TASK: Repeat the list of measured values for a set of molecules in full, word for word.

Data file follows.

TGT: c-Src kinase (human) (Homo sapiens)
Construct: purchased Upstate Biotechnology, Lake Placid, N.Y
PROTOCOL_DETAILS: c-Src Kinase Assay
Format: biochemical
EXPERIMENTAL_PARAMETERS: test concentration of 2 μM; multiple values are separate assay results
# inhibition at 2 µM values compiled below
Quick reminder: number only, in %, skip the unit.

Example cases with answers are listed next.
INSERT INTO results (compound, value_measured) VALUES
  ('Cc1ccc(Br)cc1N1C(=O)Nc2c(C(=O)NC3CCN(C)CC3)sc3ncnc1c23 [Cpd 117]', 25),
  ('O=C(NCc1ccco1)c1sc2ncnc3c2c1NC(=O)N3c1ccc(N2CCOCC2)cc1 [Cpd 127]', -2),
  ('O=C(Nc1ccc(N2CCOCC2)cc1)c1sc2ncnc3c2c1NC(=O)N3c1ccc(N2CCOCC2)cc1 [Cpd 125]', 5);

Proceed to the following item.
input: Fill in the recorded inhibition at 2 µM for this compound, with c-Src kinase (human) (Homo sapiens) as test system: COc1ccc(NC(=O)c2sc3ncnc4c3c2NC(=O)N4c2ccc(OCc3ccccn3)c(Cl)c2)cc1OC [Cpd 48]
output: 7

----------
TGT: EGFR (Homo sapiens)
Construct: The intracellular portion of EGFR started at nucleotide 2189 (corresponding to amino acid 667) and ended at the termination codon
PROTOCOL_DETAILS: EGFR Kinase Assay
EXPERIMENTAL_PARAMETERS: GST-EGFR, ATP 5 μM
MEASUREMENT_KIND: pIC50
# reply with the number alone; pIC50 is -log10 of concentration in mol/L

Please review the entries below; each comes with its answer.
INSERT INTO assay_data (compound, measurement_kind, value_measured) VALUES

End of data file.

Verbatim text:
TGT: c-Src kinase (human) (Homo sapiens)
Construct: purchased Upstate Biotechnology, Lake Placid, N.Y
PROTOCOL_DETAILS: c-Src Kinase Assay
Format: biochemical
EXPERIMENTAL_PARAMETERS: test concentration of 2 μM; multiple values are separate assay results
# inhibition at 2 µM values compiled below
Quick reminder: number only, in %, skip the unit.

Example cases with answers are listed next.
INSERT INTO results (compound, value_measured) VALUES
  ('Cc1ccc(Br)cc1N1C(=O)Nc2c(C(=O)NC3CCN(C)CC3)sc3ncnc1c23 [Cpd 117]', 25),
  ('O=C(NCc1ccco1)c1sc2ncnc3c2c1NC(=O)N3c1ccc(N2CCOCC2)cc1 [Cpd 127]', -2),
  ('O=C(Nc1ccc(N2CCOCC2)cc1)c1sc2ncnc3c2c1NC(=O)N3c1ccc(N2CCOCC2)cc1 [Cpd 125]', 5);

Proceed to the following item.
input: Fill in the recorded inhibition at 2 µM for this compound, with c-Src kinase (human) (Homo sapiens) as test system: COc1ccc(NC(=O)c2sc3ncnc4c3c2NC(=O)N4c2ccc(OCc3ccccn3)c(Cl)c2)cc1OC [Cpd 48]
output: 7

----------
TGT: EGFR (Homo sapiens)
Construct: The intracellular portion of EGFR started at nucleotide 2189 (corresponding to amino acid 667) and ended at the termination codon
PROTOCOL_DETAILS: EGFR Kinase Assay
EXPERIMENTAL_PARAMETERS: GST-EGFR, ATP 5 μM
MEASUREMENT_KIND: pIC50
# reply with the number alone; pIC50 is -log10 of concentration in mol/L

Please review the entries below; each comes with its answer.
INSERT INTO assay_data (compound, measurement_kind, value_measured) VALUES